The three right-handers, Jason Marquis, Jon Lieber and Ryan Dempster, all have pitched well this spring, which is making it tough for Cubs manager Lou Piniella to pick two. And that doesn't factor in youngsters Sean Gallagher and Sean Marshall, who also have done well.
"We'll go one more time around in the rotation," Piniella said after Friday's game, "and then we'll have some news and then my headaches will start."
Everything should be settled by the end of next week. As of now, the projected Cubs rotation will be Carlos Zambrano, Ted Lilly, a right-hander to be determined, Rich Hill, and another right-hander.
Dempster and Lieber pitched Friday against the Angels in the Cubs' 6-5 loss. Dempster retired the side in the first, then began the second by making a throwing error when he scooped up Casey Kotchman's grounder and overthrew first base. That led to six runs on five hits and two walks, and an early exit for the right-hander.
Blame it on Piniella.
"He looked really sharp in the first inning," Piniella said. "I was telling Zambrano, 'Boy, Dempster is really throwing well,' and I think I jinxed the heck out of him. He couldn't work his way out of the second inning. He was up and behind in the count. It was a good effort, but it wasn't a good result."
"It feels more like a wasted day more than anything," Dempster said. "I don't think it's indicative of the way I've been throwing the ball. I think it's the exception rather than the norm."
He did learn something from the outing, though. Dempster has been a closer the last three years, and if he had the same role now, he would've been lifted, or the inning would've been over.
"Ted Lilly made a great point to me -- it's been a long time since I went through an inning like that," Dempster said. "When you're a closer, the adrenaline and the energy is there the minute you go into the game. As a starter, you're trying to slow the game down to your tempo. I haven't had that in so long, it'll help me for the next time I'm in that situation. It really comes back to executing a pitch and locating a pitch and today I didn't do that."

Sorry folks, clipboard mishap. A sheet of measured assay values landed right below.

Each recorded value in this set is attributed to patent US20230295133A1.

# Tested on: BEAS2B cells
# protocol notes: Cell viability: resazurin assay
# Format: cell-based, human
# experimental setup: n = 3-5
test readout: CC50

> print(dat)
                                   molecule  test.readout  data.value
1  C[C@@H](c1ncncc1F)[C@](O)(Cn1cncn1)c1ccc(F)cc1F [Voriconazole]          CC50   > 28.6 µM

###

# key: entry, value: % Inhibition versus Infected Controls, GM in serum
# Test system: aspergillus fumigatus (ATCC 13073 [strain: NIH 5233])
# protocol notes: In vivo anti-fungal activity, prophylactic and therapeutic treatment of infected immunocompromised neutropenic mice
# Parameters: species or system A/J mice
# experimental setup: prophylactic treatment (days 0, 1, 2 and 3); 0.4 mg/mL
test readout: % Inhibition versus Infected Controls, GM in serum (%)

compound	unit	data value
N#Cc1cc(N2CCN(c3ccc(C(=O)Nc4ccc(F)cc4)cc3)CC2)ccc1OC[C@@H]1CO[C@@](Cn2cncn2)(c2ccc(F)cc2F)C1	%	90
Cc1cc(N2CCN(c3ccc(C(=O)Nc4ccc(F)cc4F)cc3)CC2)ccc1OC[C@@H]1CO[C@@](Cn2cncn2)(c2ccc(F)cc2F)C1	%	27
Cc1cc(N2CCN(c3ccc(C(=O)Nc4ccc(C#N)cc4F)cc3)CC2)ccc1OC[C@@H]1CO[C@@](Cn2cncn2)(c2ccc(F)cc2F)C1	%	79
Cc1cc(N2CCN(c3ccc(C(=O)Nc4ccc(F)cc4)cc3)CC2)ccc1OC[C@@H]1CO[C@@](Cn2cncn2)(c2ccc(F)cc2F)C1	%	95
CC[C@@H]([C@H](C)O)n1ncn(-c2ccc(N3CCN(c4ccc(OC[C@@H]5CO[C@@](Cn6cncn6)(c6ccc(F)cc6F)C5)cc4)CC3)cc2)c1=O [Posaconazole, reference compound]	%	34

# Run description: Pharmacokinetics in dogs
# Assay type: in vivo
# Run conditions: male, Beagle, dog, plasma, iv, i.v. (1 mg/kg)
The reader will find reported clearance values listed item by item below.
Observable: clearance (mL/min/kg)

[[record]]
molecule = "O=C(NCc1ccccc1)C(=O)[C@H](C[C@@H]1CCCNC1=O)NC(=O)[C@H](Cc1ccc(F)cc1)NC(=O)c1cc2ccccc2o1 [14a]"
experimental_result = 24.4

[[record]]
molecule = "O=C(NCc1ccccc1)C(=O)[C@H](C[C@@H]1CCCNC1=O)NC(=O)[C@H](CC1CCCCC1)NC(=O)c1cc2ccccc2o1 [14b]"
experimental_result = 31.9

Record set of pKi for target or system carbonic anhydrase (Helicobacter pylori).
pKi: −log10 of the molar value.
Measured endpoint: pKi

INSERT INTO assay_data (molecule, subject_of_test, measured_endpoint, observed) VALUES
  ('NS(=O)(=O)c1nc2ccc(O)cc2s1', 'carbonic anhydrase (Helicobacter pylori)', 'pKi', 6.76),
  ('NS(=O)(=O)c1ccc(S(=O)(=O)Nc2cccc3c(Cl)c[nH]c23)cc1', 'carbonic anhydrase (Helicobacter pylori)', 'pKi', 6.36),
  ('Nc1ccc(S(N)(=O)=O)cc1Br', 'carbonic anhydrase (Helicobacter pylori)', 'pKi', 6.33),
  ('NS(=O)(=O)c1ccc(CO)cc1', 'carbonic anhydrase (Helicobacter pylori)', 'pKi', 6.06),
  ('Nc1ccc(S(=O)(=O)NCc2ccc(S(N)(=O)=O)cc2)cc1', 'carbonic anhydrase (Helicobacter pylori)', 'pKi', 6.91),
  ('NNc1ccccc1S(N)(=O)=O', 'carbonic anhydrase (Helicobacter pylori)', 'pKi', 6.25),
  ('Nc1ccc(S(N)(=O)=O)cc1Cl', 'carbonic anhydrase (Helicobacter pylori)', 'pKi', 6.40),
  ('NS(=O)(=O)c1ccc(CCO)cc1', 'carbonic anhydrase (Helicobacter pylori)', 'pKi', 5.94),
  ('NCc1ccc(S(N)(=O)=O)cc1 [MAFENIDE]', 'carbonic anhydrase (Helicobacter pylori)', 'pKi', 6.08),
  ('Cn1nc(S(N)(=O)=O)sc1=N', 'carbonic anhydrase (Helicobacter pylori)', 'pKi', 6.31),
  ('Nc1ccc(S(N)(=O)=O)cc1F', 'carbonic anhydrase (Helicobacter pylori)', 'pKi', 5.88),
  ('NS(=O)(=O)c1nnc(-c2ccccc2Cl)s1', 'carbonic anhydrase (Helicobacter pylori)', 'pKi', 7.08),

Lieber, who has been slowed because he's been sick, came on in relief in the fifth and threw four scoreless innings, giving up two hits. He looked sharp, and he now has a 1.80 ERA this spring.
After being hurt last season, Lieber was asked if he had answered any questions he had about his ability.
"You guys can answer that -- hopefully, the results show it," he said. "I don't know what else you can do. I feel good, I feel like each outing gets a little better each time out. I never had any doubts. Just keep going out there and doing the things between starts to get ready for games and see what happens."
The pitchers can tell it'll be a tough decision for the Cubs to make.
"Everybody's throwing the ball real well," said Marquis, who has a 2.00 ERA in three spring games. "That's a good problem for the Cubs to have."
On Thursday against the Padres, Marquis gave up two hits and two walks over four scoreless innings, striking out two.
"I don't see competition with my teammates," Marquis said. "I compete with hitters in the box, I compete with myself on a daily basis. If the Cubs decide it's a competition, that's their take on it. I take it that we're teammates trying for the same goal and working for a common goal."
The lefties are the ones who have been scuffling a bit. Hill will make his second start and fourth spring appearance on Saturday in Tucson, Ariz., against the White Sox.
"He hasn't had a good spring," Piniella said. "He's not throwing the ball nearly as well in Spring Training as he did last year at this time. It's time for Hill to step it up a little bit."
Hill has had more problems with the mental part of the game lately. Last spring, everything came easy to the lefty.
"I think my mindset was a little different," Hill said. "Now, you put expectations on yourself. You start thinking, 'Now everybody expects this, and you have to go out and do that.' It's a stupid way of thinking."
He's finally starting to recognize that it's a new season, and he needs to simplify things.
"That's where I'm running into trouble a little bit, or was running into trouble," Hill said. "I feel like I'm getting better at it. It doesn't take a month to figure out. It just takes a night or a couple days to get back into the mode of keeping things simple."
The Cubs are looking for a long man, and Piniella has hinted that one of the starters could end up in the 'pen in that role. Lieber says he'll do it if needed, which was good to hear, Piniella said.
"He's pitched well all spring, but Jason has pitched well all spring, too," Piniella said. "We have a little bit of a predicament here."
It's a good problem to have.
Carrie Muskat is a reporter for MLB.com. This story was not subject to the approval of Major League Baseball or its clubs.